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June 14, 2012

China Ghost Cities being Filled

In December, 2010, London’s Daily Mail reported that the Zhengzhou New Area was China’s largest “Ghost City.” A visit to the Zhengzhou New Area indicates exactly the opposite. Chinese “Ghost Cities” are large areas of new development that are virtually unoccupied. The most famous example is Ordos, a new and reportedly empty city, built to replace an older city in Inner Mongolia.

A visit in 2011 revealed anything but a Ghost City. Granted, no-one would mistake the traffic for Beijing Third Ring Road volumes, but virtually all of the parking spaces were taken and there was traffic on the streets.

That ultimate indicator of Chinese urbanization, the availability of frequent taxicab service was well in evidence. Two of the city’s bus rapid transit lines serve the interior circle road, again indicating a substantial threshold of non-ghost urbanization.

Zhengzhou

China is urbanizing at 18 to 25 million people per year. This is a Los Angeles every year. It is easy for them to fill up "ghost cities".



Wendell Cox is debunked a satellite photo published in Business Insider showing large tracts of construction to the North East and West of Changsha, Hunan – a city twice the size of Los Angeles – lying vacant.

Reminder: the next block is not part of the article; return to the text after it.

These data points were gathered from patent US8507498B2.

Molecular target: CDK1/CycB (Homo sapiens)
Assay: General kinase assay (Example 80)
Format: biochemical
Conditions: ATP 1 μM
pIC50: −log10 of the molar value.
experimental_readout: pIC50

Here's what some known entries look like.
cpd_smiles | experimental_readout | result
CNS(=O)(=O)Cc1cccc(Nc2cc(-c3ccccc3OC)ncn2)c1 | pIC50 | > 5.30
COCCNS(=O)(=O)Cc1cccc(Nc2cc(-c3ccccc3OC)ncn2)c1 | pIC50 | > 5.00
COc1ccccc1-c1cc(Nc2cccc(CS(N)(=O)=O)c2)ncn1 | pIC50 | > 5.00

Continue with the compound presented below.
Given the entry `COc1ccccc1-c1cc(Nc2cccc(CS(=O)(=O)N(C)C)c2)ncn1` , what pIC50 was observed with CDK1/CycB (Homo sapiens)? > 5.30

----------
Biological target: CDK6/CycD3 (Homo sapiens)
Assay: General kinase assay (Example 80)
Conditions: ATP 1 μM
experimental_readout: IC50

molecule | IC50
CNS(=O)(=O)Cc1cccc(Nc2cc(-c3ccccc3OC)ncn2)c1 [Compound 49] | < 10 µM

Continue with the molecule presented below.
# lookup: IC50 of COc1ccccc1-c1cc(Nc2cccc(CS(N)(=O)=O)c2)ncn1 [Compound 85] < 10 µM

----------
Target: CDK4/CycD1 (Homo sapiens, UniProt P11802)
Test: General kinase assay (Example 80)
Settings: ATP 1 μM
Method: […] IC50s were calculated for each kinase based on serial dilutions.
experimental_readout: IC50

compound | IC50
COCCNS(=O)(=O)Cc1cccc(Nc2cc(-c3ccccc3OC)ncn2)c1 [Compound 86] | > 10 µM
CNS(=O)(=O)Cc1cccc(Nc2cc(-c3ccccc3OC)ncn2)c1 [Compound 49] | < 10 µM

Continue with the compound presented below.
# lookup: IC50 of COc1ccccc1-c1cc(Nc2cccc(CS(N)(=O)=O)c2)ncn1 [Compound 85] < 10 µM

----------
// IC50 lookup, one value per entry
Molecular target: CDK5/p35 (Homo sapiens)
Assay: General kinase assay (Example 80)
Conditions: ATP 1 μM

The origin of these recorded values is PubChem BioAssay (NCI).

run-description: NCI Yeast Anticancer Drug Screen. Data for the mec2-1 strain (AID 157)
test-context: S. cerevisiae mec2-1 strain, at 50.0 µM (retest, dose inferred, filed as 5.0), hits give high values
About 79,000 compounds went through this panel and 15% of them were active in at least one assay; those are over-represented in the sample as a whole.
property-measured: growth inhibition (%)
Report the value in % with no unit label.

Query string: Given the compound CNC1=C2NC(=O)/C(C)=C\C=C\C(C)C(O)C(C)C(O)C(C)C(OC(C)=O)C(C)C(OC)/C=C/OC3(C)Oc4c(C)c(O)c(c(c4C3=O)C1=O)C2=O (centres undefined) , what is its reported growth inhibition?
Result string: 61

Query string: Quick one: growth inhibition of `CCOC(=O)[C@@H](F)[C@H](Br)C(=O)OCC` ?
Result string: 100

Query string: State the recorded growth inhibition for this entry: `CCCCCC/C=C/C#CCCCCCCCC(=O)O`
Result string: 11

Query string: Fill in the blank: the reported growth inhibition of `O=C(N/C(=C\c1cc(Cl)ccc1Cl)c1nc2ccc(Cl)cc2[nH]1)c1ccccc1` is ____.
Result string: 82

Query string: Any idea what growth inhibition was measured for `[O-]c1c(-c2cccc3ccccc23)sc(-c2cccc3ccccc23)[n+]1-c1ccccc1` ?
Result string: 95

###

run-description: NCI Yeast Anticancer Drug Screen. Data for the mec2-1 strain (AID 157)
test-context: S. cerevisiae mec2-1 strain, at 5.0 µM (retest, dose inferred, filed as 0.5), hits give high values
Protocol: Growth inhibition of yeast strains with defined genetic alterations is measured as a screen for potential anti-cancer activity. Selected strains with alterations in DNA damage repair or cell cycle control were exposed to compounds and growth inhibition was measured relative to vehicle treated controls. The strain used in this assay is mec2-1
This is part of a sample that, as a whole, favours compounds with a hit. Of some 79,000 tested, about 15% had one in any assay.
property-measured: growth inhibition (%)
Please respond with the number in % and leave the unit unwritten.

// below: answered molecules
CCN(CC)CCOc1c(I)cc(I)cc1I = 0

Changsa

Part of the Excess Construction were Bribes

Many different corrupt officials are using empty buildings as places to hide money. It is the empty buildings themselves that are the stores of value and not physical cash. (There is a common saying that people hide money at home under their mattress when they do not trust holding it in a bank account Hiding a lot of money in physical cash in China is tough because the largest currency is 100RMB. There is talk of people having rooms just with stacks of cash but a room full of US$10-$20 bills fairly obvious way to get caught for corruption)

They order them built and it costs them nothing personally. It is built wholesale at cost by builders who get say 4-9 regular contracts and one pro-bono (cost of materials written off in another regular project). It is 10 to 20% of extra effort as a price for profitable work.

At some later point it gets released to start cashing it in.

That kind of property is also something they are not forced to unload or introduce to the market, to cause a collapse in prices. It can be put on or pulled off with far less financial pressure. They do not have any loans or anything against it It can take the edge off of a future runup in prices as this sitting capacity would be introduced.

If prices are going down the holders can wait.

Say there are ten thousand officials each with 500-5000 units sitting around. Their could be one million who each have one or ten as well. It costs them virtually nothing to order built for them.

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